fatdoorlogo.jpgEver wanted to get to know your neighbors before interacting with them in real life? If so, fatdoor, which launches its public beta tomorrow, might be for you.

Fatdoor takes phone book data from companies like infoUSA and mashes it up with Microsoft Virtual Earth, mapping people to their own homes and creating pre-populated visualizations of entire neighborhoods. (see screenshot below). fatdoor23.jpg It combines standard social networking functionality and a wiki thats lets you (or your neighbors and friends!) fill out your profile. It registers your immediate geography, and so makes it easy to find like-minded people a street or two away.

Fatdoor will start out covering Silicon Valley and spread outward, so if you live in the Valley, chances are you’re already on the site. In its current form, fatdoor is an opt-out system: If you are in the phone directory, it creates a basic profile for you, and by default, this profile is a wiki that can be edited by your neighbors whether you are aware of fatdoor or not. (You can change this once you’ve signed up) Fatdoor lists the names of anyone who edits a profile, which it hopes will deter users from writing terrible things. But if someone pretends to be you and takes your profile before you, you have to submit proof of your identity — like a driver’s license and utility bill — to get it back.

fatdoor3.jpgIndividuals on the maps are represented by “pushpins” that look like toy figures from back in the day. Hover over one, and a window with a photograph (if one’s been uploaded) and a link to that person’s profile pops up.

Before you’ve gone to the site and registered, your pushpin stands at your address, which, like the rest of your neighborhood, is crisply rendered in a photographic bird’s eye view. Afterwards, you can move the pushpin onto your house.

Your Fatdoor profile is standard for social networks: personal details, interests, jobs, and so on. You can create neighborhood groups and put them on the map, post shout-outs on a community page and check out listings for local events. Fatdoor also aggregates real-estate information, so you can see whose houses are for sale and for how much. For now, at least, fatdoor does not host videos or photographs. We’re not certain how this site will make money, but perhaps targeted local advertising and real estate information will work.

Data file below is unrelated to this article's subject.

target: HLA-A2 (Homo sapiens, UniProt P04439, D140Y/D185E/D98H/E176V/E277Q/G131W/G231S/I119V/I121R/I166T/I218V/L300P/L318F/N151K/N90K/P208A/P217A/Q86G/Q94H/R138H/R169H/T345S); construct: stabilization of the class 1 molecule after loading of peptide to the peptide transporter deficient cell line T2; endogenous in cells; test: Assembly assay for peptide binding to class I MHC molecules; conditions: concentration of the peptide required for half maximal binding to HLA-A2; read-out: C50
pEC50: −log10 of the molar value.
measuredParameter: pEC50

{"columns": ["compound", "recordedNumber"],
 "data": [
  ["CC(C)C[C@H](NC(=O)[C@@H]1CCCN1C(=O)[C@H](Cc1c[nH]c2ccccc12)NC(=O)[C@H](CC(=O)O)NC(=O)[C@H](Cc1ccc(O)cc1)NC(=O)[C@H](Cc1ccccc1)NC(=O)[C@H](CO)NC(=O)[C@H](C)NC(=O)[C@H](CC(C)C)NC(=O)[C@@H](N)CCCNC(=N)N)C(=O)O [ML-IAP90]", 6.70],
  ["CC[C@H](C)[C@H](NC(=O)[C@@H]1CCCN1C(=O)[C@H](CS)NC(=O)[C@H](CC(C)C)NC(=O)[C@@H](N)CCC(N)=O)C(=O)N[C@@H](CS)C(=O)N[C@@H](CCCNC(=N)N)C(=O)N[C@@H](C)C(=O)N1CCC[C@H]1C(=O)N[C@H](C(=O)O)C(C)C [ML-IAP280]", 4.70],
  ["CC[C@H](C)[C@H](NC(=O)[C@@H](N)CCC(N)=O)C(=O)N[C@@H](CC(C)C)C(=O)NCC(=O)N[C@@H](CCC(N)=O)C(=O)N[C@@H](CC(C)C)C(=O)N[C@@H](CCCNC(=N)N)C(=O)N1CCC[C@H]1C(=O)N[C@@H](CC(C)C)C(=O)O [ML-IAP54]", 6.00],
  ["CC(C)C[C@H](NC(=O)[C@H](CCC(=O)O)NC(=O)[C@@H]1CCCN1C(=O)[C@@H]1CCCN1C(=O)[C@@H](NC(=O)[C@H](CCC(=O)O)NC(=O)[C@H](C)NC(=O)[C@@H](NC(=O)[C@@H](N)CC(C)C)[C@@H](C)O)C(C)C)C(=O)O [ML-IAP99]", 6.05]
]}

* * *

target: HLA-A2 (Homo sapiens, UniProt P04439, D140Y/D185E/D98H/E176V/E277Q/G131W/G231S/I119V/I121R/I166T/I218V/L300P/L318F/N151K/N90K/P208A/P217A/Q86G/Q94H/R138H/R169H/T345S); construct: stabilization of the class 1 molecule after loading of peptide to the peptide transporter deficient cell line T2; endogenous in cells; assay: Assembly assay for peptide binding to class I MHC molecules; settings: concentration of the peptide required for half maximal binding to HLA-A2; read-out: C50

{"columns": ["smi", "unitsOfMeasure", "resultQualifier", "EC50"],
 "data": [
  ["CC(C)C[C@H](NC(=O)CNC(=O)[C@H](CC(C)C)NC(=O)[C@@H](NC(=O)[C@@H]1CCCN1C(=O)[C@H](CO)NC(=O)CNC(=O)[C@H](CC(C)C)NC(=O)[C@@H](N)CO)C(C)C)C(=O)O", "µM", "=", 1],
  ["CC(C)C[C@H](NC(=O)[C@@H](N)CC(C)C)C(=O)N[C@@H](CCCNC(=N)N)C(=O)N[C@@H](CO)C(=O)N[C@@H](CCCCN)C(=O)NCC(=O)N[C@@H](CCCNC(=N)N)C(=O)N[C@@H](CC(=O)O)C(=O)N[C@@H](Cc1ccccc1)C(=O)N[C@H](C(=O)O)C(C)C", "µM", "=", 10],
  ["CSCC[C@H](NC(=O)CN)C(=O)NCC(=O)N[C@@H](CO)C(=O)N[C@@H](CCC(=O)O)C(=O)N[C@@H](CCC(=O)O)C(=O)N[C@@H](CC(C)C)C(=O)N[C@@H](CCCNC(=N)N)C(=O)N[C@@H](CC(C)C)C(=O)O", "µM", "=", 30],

The interface is clean and simple. The alpha version that we saw in a demo covered only a small part of Cupertino, CA. It had a neighborhood feel, with a page that highlights groups like the “Parent’s Babysitting Exchange,” and the “Kiwanis Club of Cupertino.” That being said, while it looks great for suburban neighborhoods, fatdoor will have serious challenges when tackling cities like San Francisco and New York. I, for example, live in Manhattan and have around 240 neighbors in my building and thousands right next door. It’s hard to imagine how the current interface will deal with this kind of density, but fatdoor’s CTO, Chandu Thota, formerly the Lead Developer of Microsoft’s Virtual Earth, knows lots about visualization, so we’ll have to wait and see.

Because of its different approach, fatdoor doesn’t have the same me-too feel that many other networks have. Despite the privacy question, for people inhabiting suburban sprawl it could become a great way to create neighborhood communities where none existed before.

The Palo Alto company has raised $1 million from private investors Bill Harris, former CEO of PayPal and Intuit, and Jeff Drazan of Bertram Capital.

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